In a study of 207 SARS-CoV2-infected individuals with a range of severities followed over 12 weeks from symptom onset, we demonstrate that an early robust immune response, without systemic inflammation, is characteristic of asymptomatic or mild disease. Those presenting to hospital had delayed adaptive responses and systemic inflammation already evident at around symptom onset. Such early evidence of inflammation suggests immunopathology may be inevitable in some individuals, or that preventative intervention might be needed before symptom onset. Viral load does not correlate with the development of this pathological response, but does with its subsequent severity. Immune recovery is complex, with profound persistent cellular abnormalities correlating with a change in the nature of the inflammatory response, where signatures characteristic of increased oxidative phosphorylation and reactive-oxygen species-associated inflammation replace those driven by TNF and IL-6. These late immunometabolic inflammatory changes and unresolved immune cell defects, if persistent, may contribute to “long COVID”.Funding: We are grateful for the generous support of CVC Capital Partners, the Evelyn Trust (20/75), UKRI COVID Immunology Consortium, Addenbrooke’s Charitable Trust (12/20A) and the NIHR Cambridge Biomedical Research Centre for their financial support. K.G.C.S. is the recipient of a Wellcome Investigator Award (200871/Z/16/Z); M.P.W. is the recipient of Wellcome Senior Clinical Research Fellowship (108070/Z/15/Z); C.H. was funded by a Wellcome COVID-19 Rapid Response DCF and the Fondation Botnar; N.M. was funded by the MRC (CSF MR/P008801/1) and NHSBT (WPA15-02); I.G.G. is a Wellcome Senior Fellow and was supported by funding from the Wellcome (Ref: 207498/Z/17/Z).Conflict of Interest: The authors declare they have no competing interests.


Subject(s)
59585 , 19558 , 7426
10.
ssrn; 2020.
Preprint in English | PREPRINT-SSRN | ID: ppzbmed-10.2139.ssrn.3724855

ABSTRACT

Background: The COVID-19 pandemic continues to grow at an unprecedented rate. Healthcare workers (HCWs) are at higher risk of SARS-CoV-2 infection than the general population but risk factors for HCW infection are not well described.Methods: We conducted a prospective sero-epidemiological study of HCWs at a UK teaching hospital using a SARS-CoV-2 immunoassay. Risk factors for seropositivity were analysed using multivariate logistic regression.Findings: 410/5,698 (7·2%) staff tested positive for SARS-CoV-2 antibodies. Seroprevalence was higher in those working in designated COVID-19 areas compared with other areas (9·47% versus 6·16%) Healthcare assistants (aOR 2·06 [95%CI 1·14-3·71]; p =0·016) and domestic and portering staff (aOR 3·45 [95% CI 1·07-11·42]; p =0·039) had significantly higher seroprevalence than other staff groups after adjusting for age, sex, ethnicity and COVID-19 working location. Staff working in acute medicine and medical sub-specialities were also at higher risk (aOR 2·07 [95% CI 1·31-3·25]; p <0·002). Staff from Black, Asian and minority ethnic (BAME) backgrounds had an aOR of 1·65 (95% CI 1·32 – 2·07; p <0·001) compared to white staff; this increased risk was independent of COVID-19 area working. The only symptoms significantly associated with seropositivity in a multivariable model were loss of sense of taste or smell, fever and myalgia; 31% of staff testing positive reported no prior symptoms.Interpretation: Risk of SARS-CoV-2 infection amongst HCWs is heterogeneous and influenced by COVID-19 working location, role, age and ethnicity. Increased risk amongst BAME staff cannot be accounted for solely by occupational factors.Funding: Wellcome Trust, Addenbrookes Charitable Trust, National Institute for Health Research, Academy of Medical Sciences, the Health Foundation and the NIHR Cambridge Biomedical Research Centre.Declaration of Interests: None to declare.Ethics Approval Statement: Ethical approval for this study was granted by the East of England – Cambridge Central Research Ethics Committee (IRAS ID: 220277).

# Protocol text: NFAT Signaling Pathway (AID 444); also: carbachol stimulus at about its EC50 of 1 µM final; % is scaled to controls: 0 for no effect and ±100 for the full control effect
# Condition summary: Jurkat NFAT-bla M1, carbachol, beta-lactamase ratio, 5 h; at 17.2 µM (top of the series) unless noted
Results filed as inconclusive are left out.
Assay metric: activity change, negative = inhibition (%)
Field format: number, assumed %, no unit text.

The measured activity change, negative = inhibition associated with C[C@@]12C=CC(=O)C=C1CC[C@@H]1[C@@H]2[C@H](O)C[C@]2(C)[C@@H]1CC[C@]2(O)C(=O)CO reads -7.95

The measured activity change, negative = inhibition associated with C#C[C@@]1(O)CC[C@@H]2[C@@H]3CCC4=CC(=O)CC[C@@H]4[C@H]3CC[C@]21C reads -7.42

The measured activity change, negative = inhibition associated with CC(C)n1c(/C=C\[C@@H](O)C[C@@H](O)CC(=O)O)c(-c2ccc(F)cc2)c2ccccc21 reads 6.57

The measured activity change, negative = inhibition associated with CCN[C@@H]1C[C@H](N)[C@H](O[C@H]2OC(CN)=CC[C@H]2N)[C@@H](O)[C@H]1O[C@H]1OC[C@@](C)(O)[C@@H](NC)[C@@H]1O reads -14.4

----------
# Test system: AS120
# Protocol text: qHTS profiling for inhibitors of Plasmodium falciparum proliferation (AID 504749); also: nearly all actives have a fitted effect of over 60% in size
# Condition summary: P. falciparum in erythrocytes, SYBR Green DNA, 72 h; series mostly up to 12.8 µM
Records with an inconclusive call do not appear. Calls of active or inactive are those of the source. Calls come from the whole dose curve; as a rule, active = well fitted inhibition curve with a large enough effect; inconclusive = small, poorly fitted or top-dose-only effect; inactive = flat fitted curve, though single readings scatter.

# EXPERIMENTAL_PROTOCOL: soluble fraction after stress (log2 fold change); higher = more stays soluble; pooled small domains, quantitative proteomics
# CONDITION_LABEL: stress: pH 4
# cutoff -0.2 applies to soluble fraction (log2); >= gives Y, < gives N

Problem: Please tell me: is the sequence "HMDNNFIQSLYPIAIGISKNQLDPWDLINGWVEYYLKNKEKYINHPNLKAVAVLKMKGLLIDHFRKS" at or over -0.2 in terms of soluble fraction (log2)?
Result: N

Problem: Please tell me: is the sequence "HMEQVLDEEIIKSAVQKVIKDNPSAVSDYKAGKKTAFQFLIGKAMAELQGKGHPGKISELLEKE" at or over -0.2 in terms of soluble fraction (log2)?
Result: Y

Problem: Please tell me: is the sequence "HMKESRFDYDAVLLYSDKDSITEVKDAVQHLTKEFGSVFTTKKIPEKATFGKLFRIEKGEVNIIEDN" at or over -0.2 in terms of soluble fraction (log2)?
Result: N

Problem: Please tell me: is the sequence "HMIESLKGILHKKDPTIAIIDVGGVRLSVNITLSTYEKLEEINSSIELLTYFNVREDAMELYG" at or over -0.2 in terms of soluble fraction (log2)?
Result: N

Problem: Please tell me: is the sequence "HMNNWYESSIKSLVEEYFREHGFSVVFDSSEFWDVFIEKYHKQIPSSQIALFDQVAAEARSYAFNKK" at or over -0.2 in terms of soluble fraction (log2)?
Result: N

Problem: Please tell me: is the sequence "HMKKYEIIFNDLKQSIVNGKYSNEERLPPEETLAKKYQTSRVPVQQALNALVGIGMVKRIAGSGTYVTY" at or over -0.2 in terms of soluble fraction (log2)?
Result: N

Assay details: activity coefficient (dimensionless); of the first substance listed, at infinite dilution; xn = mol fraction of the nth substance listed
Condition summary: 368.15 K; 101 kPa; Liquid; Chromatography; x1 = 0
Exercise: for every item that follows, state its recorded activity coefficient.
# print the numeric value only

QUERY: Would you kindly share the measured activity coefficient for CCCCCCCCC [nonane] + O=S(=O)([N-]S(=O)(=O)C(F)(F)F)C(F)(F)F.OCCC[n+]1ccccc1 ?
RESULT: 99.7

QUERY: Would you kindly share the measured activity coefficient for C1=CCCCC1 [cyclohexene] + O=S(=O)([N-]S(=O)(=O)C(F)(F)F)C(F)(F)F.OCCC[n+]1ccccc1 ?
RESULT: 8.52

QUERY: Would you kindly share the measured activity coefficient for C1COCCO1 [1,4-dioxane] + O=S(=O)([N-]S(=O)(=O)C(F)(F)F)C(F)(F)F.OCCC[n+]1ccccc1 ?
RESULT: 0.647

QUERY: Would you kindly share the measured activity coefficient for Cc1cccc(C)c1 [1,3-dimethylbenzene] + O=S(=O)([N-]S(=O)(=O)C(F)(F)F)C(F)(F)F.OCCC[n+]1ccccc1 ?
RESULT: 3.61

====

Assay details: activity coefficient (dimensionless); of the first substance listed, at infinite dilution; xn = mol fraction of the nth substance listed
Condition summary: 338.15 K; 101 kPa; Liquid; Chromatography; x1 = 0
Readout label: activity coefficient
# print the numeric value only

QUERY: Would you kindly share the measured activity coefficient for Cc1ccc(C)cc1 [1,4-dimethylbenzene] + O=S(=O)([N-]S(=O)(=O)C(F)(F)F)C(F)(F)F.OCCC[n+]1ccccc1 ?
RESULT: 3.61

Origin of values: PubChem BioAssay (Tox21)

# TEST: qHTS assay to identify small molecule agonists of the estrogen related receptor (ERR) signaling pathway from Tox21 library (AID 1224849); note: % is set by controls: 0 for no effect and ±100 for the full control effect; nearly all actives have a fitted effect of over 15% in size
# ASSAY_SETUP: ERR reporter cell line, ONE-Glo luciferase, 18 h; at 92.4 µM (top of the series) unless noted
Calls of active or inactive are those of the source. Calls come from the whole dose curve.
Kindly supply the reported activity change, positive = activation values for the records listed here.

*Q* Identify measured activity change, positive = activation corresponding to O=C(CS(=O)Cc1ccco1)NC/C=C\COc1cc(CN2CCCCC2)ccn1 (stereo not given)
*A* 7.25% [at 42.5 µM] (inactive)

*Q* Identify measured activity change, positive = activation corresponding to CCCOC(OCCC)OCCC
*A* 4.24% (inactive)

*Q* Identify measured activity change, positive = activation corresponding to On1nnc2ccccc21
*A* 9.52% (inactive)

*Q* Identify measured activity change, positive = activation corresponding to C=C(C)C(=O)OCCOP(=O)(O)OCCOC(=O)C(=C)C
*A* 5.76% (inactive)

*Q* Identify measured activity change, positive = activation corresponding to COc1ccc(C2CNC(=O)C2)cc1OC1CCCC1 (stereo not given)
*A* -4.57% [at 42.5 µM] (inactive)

Subject(s)
54520 , 59585 , 5444
11.
medrxiv; 2020.
Preprint in English | medRxiv | ID: ppzbmed-10.1101.2020.11.03.20220699

ABSTRACT

Background The COVID-19 pandemic continues to grow at an unprecedented rate. Healthcare workers (HCWs) are at higher risk of SARS-CoV-2 infection than the general population but risk factors for HCW infection are not well described. Methods We conducted a prospective sero-epidemiological study of HCWs at a UK teaching hospital using a SARS-CoV-2 immunoassay. Risk factors for seropositivity were analysed using multivariate logistic regression. Findings 410/5,698 (7.2%) staff tested positive for SARS-CoV-2 antibodies. Seroprevalence was higher in those working in designated COVID-19 areas compared with other areas (9.47% versus 6.16%) Healthcare assistants (aOR 2.06 [95%CI 1.14-3.71]; p=0.016) and domestic and portering staff (aOR 3.45 [95% CI 1.07-11.42]; p=0.039) had significantly higher seroprevalence than other staff groups after adjusting for age, sex, ethnicity and COVID-19 working location. Staff working in acute medicine and medical sub-specialities were also at higher risk (aOR 2.07 [95% CI 1.31-3.25]; p=0.002). Staff from Black, Asian and minority ethnic (BAME) backgrounds had an aOR of 1.65 (95% CI 1.32-2.07; p<0.0001) compared to white staff; this increased risk was independent of COVID-19 area working. The only symptoms significantly associated with seropositivity in a multivariable model were loss of sense of taste or smell, fever and myalgia; 31% of staff testing positive reported no prior symptoms. Interpretation Risk of SARS-CoV-2 infection amongst HCWs is heterogeneous and influenced by COVID-19 working location, role, age and ethnicity. Increased risk amongst BAME staff cannot be accounted for solely by occupational factors. Funding Wellcome Trust, Addenbrookes Charitable Trust, National Institute for Health Research, Academy of Medical Sciences, the Health Foundation and the NIHR Cambridge Biomedical Research Centre.